British interdealer broker ICAP Plc (LON:IAP) said it had reached an agreement to buy company equity exchange PLUS Stock Exchange plc (PLUS-SX) from its parent Plus Markets Group plc (LON:PMK) for a token price of GBP1.00 (USD1.60/EUR1.24).
Plus Markets was planning to close the exchange last week, after failing to attract a buyer.
The deal for the loss-making exchange needs to secure the approval of PLUS Markets Group shareholders and clearance from the financial regulator FSA, the buyer said.
ICAP, a top interdealer broker for the wholesale financial markets offering voice broking as well as electronic trading, is in a good position to leverage the exchange status of PLUS to provide new products and solutions, including listed derivatives in the future, the buyer said.
The agreement comes after PLUS Stock Exchange confirmed the negotiations with ICAP on 17 May for a nominal value deal due to the loss making nature of its unit.
Earlier on 14 May, PLUS Stock Exchange said it would close down as it had failed to find a buyer during the formal sale process unveiled in February aimed at securing a partner to help it achieve the scale and reach needed to maximise shareholders value.
The company explained then it was seeking to secure the financial position of the PLUS exchange and the continued operations of its units PLUS Stock Exchange plc (PLUS-SX), RIE, PLUS Trading Solutions Limited (PLUS-TS), and PLUS Derivatives Exchange Limited (PLUS-DX).
In its current statement, ICAP said it remains totally committed to supporting and expanding the equities listings venue that offers growth capital for small firms, while exploring other possibilities.
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Stock markets in Asia and Australia recovered slightly on Monday as G8 members, meeting over the weekend, said they would do everything in their power to avoid another full blown financial crisis
The Nikkei 225 index in Japan gained 0.4%, after dropping sharply on Friday as a result of worries of Greece and the effect a prolonged European debt crisis could have on the global economy. Australian shares rose by 0.7% after hitting a six month low last week.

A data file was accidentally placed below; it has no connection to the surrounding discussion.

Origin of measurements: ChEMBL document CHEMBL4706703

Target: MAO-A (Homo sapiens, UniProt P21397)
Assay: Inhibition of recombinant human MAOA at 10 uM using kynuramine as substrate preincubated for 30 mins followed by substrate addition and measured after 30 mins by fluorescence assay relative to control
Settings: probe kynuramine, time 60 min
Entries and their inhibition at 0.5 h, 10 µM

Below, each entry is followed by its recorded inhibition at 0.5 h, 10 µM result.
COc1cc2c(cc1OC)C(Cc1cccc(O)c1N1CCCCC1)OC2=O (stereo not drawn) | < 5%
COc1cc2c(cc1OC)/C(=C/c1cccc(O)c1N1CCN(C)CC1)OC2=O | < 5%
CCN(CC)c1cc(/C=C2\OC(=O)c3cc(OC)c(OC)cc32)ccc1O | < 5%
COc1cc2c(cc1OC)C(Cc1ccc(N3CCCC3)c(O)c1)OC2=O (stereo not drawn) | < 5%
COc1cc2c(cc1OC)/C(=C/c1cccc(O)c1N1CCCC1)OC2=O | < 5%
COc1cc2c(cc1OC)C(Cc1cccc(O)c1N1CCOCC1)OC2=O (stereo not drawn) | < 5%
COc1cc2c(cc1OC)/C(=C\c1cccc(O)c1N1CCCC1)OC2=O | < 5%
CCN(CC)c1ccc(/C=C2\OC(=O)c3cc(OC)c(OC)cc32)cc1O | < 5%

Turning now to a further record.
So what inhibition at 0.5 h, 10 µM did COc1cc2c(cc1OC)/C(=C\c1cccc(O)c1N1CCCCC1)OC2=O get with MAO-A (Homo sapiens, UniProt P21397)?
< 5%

“The fate of Greece won’t become clear until the election, and markets will be swung around by comments from European leaders in the meantime, all of which makes it extremely difficult for investors to take any positions,” said Hirokazu Yuihama, a senior strategist at Daiwa Securities in Tokyo, told Reuters.
“Today’s move is merely a rebound from sharp losses on Friday and it doesn’t have momentum to rise strongly. The G8 outcome lacked the punch to give much incentive for markets.”
US president Barack Obama said that he had faith in Europe’s ability to tackle the sovereign debt crises, but added that Europe must now focus on jobs and growth, echoing the words of newly elected French president Francois Hollande.
Following the comments made at the G8 summit, the EU issued a statement saying that the focus needs to remain equally on austerity and growth.
Greek energy transportation group Tsakos Energy Navigation (NYSE:TNP) has decided to tap investors for fresh equity, despite continuing worries of the Greek economy and the European sovereign debt crisis, the New York-listed firm said.
The company has mandated Credit Suisse as the book-runner for the stock offering. Morgan Stanley (NYSE:MS) has been hired as senior co-manager for the offering, while Clarkson Capital Markets, Dahlman Rose & Co and Brock Capital are co-managing the issue.
Tsakos Energy is issuing 10m ordinary shares at a price of USD6.50 (EUR4.95) each, 3.4% below the closing price of the company’s stock on 18 April. The underwriters also have the right to buy up to an additional 1.5m shares within 30 days of the closing of the offering. Affiliates of the company’s biggest shareholder, Tsakos Holdings Foundation, have agreed to buy 2m of the shares offered by Tsakos Energy.
The stock is being issued by means of a prospectus supplement and accompanying base prospectus pursuant to a shelf registration statement previously filed with and declared effective by the Securities and Exchange Commission. The closing of the sale is expected on 24 April, subject to the satisfaction of customary closing conditions.
Tsakos Energy expects gross proceeds of around USD65m from the offering. It intends to use the funds to finance growth initiatives, working capital and other general corporate purposes.
The comedy brand, that helped launch Peter Kay and Michael McIntyre to fame, next plan is to float on the stock market in the next 18 months to finance its development plans.
Jongleurs was founded in 1983 by Maria Kempinska, who now plans to open seven new comedy clubs over the next three years. There are also future plans to take the brand over seas and further increase its franchise network.
Jongleurs was sold in 2000 to Regent Inns which made Kempinska a multimillionaire. However Kempinska and John Davy regained control of the comedy band following Regent Inns collapse in 2009.
They each own one third of the organisation, with the final third owned by finance director Marios Lourides.
Before its launch on the stock market, the comedy clubs hopes to attract new investors which will be used for website development and TV pilots. In exchange for £500,000 needed, new investors will hold 11%
The organisation also has plans to build on the 2,000 stand-up acts it already employees, hoping to build a global database of acts. Jongleurs are also predicting a rapid increase in turnover, currently at £1.9million, the organisation hopes that by 2013 it will have reached £10.3million.